Francis Fukuyama, Trust


Hugo on Genius

“Tear down theory, poetic systems... No more rules, no more models... Genius conjures up rather than learns... ” —Victor Hugo
César Graña, Bohemian versus Bourgeois


Education

“We have met with families in which for weeks together, not an article of sustenance but potatoes had been used; yet for every child the hard-earned sum was provided to send them to school.”
E. G. West, Education and the State


Faith & Purpose

“When we began first to preach these things, the people appeared as awakened from the sleep of ages—they seemed to see for the first time that they were responsible beings, and that a refusal to use the means appointed was a damning sin.”
Finke, Stark, The Churching of America, 1776-1990


Conversion

“When we received Christ,” Phil added, “all of a sudden we now had a rule book to go by, and when we had problems the preacher was right there to give us the answers.”
James M. Ault, Jr., Spirit and Flesh


Postmodernism

A writer who says that there are no truths, or that all truth is ’merely relative’, is asking you not to believe him. So don’t.
Roger Scruton, Modern Philosophy


Faith and Politics

As far as the Catholic Church is concerned, the principal focus of her interventions in the public arena is the protection and promotion of the dignity of the person, and she is thereby consciously drawing particular attention to principles which are not negotiable... [1.] protection of life in all its stages, from the first moment of conception until natural death; [2.] recognition and promotion of the natural structure of the family... [3.] the protection of the right of parents to educate their children.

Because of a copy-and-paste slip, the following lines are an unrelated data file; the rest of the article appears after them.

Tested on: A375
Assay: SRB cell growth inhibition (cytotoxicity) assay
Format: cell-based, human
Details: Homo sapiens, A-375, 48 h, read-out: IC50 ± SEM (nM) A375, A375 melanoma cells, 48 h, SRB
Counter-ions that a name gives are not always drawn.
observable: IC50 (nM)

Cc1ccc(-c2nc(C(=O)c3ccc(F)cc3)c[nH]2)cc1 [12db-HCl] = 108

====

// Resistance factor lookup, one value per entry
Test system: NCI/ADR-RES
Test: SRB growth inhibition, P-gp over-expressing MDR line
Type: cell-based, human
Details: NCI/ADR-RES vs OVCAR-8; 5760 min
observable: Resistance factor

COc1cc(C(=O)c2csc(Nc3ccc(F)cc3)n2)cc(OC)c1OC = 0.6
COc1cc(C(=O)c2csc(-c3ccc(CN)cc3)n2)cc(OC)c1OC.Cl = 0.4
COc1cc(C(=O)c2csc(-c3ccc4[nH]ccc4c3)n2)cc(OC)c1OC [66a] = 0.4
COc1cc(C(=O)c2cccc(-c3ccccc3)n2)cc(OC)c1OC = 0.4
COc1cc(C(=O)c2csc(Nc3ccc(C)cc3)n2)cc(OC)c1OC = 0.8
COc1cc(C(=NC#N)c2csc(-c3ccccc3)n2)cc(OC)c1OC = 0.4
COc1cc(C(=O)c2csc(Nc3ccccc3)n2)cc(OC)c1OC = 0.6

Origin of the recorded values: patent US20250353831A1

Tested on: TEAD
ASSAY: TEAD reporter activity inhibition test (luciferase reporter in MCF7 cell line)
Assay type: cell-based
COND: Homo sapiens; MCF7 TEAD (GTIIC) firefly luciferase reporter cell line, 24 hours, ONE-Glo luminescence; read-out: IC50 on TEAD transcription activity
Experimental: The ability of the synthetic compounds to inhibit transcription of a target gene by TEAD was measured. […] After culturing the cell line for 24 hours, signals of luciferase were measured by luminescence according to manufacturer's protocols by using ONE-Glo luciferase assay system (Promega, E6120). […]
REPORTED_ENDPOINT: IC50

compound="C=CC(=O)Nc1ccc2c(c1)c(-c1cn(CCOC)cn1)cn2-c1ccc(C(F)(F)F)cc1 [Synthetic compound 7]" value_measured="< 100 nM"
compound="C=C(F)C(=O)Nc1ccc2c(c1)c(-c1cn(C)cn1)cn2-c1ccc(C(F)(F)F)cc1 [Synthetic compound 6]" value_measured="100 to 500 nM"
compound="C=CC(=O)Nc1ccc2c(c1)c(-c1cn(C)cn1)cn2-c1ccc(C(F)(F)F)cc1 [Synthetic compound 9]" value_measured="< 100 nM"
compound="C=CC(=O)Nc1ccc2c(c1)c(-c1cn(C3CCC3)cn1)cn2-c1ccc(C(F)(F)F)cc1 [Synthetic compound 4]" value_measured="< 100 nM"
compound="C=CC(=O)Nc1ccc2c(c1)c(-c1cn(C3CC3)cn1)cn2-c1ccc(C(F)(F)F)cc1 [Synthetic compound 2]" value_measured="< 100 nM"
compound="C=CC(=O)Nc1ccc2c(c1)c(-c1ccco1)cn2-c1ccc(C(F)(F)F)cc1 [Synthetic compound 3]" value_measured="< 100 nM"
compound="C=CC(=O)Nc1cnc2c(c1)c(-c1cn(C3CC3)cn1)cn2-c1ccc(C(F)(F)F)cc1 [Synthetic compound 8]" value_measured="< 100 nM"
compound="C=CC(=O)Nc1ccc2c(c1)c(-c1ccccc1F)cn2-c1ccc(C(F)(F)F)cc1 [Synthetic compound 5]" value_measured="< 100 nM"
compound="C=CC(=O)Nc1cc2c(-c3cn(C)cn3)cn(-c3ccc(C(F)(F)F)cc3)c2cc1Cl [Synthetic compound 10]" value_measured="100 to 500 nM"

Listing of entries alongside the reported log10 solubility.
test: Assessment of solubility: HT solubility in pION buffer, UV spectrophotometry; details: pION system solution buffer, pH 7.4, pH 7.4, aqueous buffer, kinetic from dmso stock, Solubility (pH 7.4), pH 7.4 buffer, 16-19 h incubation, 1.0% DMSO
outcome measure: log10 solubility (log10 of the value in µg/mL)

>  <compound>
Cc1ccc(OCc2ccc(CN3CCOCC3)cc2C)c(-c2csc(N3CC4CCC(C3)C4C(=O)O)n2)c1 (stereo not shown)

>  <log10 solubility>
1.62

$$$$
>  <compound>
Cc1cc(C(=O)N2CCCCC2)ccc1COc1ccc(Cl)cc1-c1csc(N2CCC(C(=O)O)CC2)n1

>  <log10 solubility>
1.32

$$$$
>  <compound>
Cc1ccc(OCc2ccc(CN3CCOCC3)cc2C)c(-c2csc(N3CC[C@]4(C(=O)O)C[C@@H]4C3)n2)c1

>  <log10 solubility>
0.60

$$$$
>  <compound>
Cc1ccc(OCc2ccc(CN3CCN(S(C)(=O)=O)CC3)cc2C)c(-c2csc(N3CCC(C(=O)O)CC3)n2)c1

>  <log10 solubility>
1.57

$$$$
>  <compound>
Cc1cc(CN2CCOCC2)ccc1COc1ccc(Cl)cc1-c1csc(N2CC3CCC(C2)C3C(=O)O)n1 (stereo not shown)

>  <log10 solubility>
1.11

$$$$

Pope Benedict XVI, Speech to European Peoples Party, 2006


China and Christianity

At first, we thought [the power of the West] was because you had more powerful guns than we had. Then we thought it was because you had the best political system. Next we focused on your economic system. But in the past twenty years, we have realized that the heart of your culture is your religion: Christianity.
David Aikman, Jesus in Beijing


Religion, Property, and Family

But the only religions that have survived are those which support property and the family. Thus the outlook for communism, which is both anti-property and anti-family, (and also anti-religion), is not promising.
F.A. Hayek, The Fatal Conceit


Conservatism

Conservatism is the philosophy of society. Its ethic is fraternity and its characteristic is authority — the non-coercive social persuasion which operates in a family or a community. It says ‘we should...’.
Danny Kruger, On Fraternity


US Life in 1842

Families helped each other putting up homes and barns. Together, they built churches, schools, and common civic buildings. They collaborated to build roads and bridges. They took pride in being free persons, independent, and self-reliant; but the texture of their lives was cooperative and fraternal.
Michael Novak, The Spirit of Democratic Capitalism